While accomplishing all of this, Wright repeatedly plays on our expectations of how the scene will develop. Note shot #9, where Wallace seductively says “Hey” to Jimmy—the shot’s funny, because we expect from the established pattern for Wallace to say “Hey” to Ramona. Later, Wright gets a bit more mileage out of violating this pattern, in shot #20, when Wallace is revealed to be staring not at Knives or Ramona or Pilgrim, but at Jimmy (who’s been staring for eleven shots at Wallace).
In the clip from Inception, after five shots, you know how the remaining thirteen are going to go: A-B-A-B-A-B-A-B… That isn’t true in the clip from Scott Pilgrim.
The Scott Pilgrim clips trumps the one from Inception in other aspects as well:
- There’s a tension between onscreen and offscreen space;
- Wright employs both foreground and background space (in contrast to Nolan’s slightly out-of-focus chalkboard/classroom that signifies that Miles is a professor—another movie cliché);
- It’s acted: the actors are asked to do more than just give line readings, spiced with the occasional gesture. They react to one another more openly than in Inception, and act more with their faces and their bodies. As a result, each character here has a different, distinct personality, as opposed to Mssrs. Cobb and Miles (who are both, uh, kinda nice but kinda troubled—kinda concerned—guys?);
- The actors’ performances are also tightly choreographed with the camera’s movements. This whole scene had to be carefully storyboarded, and the actors directed where and when to look and move. Neither DiCaprio nor Caine, by way of contrast, did much more than recite their lines to a stand-in. (Well, DiCaprio sure emoted his. I love his head-shaking in shot #5, and his clipped reading of “But I need your help” in #11.)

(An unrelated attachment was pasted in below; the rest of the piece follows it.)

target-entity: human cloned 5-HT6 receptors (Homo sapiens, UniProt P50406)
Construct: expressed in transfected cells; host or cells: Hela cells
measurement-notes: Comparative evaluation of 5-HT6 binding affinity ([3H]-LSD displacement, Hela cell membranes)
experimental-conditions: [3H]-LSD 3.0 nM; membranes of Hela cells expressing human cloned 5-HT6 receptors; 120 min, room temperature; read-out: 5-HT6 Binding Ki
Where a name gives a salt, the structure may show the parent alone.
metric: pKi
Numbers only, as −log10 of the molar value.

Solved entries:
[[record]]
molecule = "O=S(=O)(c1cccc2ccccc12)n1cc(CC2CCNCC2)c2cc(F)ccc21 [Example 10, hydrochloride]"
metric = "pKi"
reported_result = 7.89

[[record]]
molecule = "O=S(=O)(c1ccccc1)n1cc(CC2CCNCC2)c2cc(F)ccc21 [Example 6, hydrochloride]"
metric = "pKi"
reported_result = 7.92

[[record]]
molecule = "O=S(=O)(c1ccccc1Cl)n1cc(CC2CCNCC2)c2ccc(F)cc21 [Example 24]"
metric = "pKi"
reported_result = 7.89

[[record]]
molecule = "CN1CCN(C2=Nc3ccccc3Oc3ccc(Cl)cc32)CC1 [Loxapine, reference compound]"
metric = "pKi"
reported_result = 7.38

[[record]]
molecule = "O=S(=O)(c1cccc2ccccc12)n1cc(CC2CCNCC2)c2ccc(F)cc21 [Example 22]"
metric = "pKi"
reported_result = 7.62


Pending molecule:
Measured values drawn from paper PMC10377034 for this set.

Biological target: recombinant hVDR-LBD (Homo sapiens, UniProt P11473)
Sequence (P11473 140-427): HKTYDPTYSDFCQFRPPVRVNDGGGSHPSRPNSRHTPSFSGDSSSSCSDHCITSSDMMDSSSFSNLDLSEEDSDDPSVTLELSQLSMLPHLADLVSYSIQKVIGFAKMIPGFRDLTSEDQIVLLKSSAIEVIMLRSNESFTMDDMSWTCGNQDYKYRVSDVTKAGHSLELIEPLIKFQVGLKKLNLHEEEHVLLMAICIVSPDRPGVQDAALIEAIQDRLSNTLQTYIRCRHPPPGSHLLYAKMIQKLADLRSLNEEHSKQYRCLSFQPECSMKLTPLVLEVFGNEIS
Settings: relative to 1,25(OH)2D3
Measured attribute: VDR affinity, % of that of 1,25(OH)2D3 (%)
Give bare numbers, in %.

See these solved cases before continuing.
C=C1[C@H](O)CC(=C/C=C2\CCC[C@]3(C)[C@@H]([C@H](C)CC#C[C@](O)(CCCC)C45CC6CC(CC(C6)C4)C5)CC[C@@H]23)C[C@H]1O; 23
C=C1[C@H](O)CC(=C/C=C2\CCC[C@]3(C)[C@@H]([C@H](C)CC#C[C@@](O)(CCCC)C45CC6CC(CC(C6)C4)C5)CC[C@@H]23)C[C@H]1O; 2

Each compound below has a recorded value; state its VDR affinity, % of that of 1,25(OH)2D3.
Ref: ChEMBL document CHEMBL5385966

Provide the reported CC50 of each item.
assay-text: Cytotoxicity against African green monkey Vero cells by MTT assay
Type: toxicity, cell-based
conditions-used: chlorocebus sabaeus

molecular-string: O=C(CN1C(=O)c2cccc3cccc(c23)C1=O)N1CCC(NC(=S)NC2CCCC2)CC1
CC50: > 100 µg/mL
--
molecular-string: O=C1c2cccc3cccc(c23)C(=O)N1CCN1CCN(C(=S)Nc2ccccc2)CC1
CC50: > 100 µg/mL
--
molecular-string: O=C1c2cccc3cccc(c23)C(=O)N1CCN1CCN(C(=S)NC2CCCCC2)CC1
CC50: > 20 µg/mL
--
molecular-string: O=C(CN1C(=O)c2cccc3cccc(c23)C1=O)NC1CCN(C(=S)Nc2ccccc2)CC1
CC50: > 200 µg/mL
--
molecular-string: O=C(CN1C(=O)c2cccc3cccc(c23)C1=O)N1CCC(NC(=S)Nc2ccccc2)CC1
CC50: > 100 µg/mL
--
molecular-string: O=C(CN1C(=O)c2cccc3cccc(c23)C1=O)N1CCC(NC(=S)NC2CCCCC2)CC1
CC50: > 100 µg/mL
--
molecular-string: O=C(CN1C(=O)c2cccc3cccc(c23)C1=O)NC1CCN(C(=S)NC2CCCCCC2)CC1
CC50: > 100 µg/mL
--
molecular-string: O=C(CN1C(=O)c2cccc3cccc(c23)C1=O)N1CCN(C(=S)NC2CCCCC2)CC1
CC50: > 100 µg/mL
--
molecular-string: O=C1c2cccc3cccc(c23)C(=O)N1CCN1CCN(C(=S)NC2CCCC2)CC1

To put it another way, the essential difference between these clips is that, in the case of Scott Pilgrim, the script has been dramatized. Rather than just apply a standard pattern to the screenplay—the absolute minimum that a contemporary director can do—Wright has built an unpredictable (yet still easy to follow) episode that is rooted in basic filmmaking conventions—but that then proceeds to play with our expectations of those conventions. This is why the scene from Scott Pilgrim actually feels like something, and has its own individual energy—while the scene from Inception feels labored and generic. (With nothing else going on, and with the actors asked to do nothing but recite their lines, the Inception clip lives and dies by its dialogue—and, boy, what dialogue…).
Me, I know which film I’d rather watch.
…I’ll be writing more about Scott Pilgrim after this weekend, when I see it for a second time. In the meantime:
- No, it’s not my favorite film of the year.
- I think there’s plenty wrong with it, and that it can be criticized for. It’s a shame, for instance, that so many wonderfully imaginative scenes all lead toward such a lamely predictable ending. (It’s also an Amélie for the indie music set: none of its endearingly quirky characters have any real problems.)
- Despite these criticisms, I still think it’s a pretty magnificent film.
- Edgar Wright is a much more talented, and much more imaginative director than Christopher Nolan.
- Despite this, Scott Pilgrim will be out of Chicago theaters one week from now, since nobody’s going to see it. (Only three city theaters will be playing it come tomorrow.)
- Meanwhile, Inception will continue to barrel toward half-a-billion dollars.
- That’s a shame.